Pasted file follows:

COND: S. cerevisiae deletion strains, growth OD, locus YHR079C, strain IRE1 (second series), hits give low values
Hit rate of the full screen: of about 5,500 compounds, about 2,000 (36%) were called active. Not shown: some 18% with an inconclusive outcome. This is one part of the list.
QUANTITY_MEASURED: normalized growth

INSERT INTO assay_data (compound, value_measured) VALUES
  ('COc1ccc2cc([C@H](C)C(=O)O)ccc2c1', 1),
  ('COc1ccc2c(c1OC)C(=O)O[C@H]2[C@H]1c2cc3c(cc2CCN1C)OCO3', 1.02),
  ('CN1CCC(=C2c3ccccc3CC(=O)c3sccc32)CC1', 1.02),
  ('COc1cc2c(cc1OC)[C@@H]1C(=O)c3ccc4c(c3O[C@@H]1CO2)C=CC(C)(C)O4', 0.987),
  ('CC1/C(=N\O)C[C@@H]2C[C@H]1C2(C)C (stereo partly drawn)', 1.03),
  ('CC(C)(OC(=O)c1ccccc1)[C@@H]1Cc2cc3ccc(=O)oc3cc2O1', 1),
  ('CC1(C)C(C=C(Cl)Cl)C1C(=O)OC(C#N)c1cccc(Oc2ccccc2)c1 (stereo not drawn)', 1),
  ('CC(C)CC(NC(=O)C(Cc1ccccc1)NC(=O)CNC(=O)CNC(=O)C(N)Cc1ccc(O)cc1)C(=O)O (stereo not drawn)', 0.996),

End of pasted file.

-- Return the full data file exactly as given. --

COND: S. cerevisiae deletion strains, growth OD, locus YHR079C, strain IRE1 (second series), hits give low values
Hit rate of the full screen: of about 5,500 compounds, about 2,000 (36%) were called active. Not shown: some 18% with an inconclusive outcome. This is one part of the list.
QUANTITY_MEASURED: normalized growth

INSERT INTO assay_data (compound, value_measured) VALUES
  ('COc1ccc2cc([C@H](C)C(=O)O)ccc2c1', 1),
  ('COc1ccc2c(c1OC)C(=O)O[C@H]2[C@H]1c2cc3c(cc2CCN1C)OCO3', 1.02),
  ('CN1CCC(=C2c3ccccc3CC(=O)c3sccc32)CC1', 1.02),
  ('COc1cc2c(cc1OC)[C@@H]1C(=O)c3ccc4c(c3O[C@@H]1CO2)C=CC(C)(C)O4', 0.987),
  ('CC1/C(=N\O)C[C@@H]2C[C@H]1C2(C)C (stereo partly drawn)', 1.03),
  ('CC(C)(OC(=O)c1ccccc1)[C@@H]1Cc2cc3ccc(=O)oc3cc2O1', 1),
  ('CC1(C)C(C=C(Cl)Cl)C1C(=O)OC(C#N)c1cccc(Oc2ccccc2)c1 (stereo not drawn)', 1),
  ('CC(C)CC(NC(=O)C(Cc1ccccc1)NC(=O)CNC(=O)CNC(=O)C(N)Cc1ccc(O)cc1)C(=O)O (stereo not drawn)', 0.996),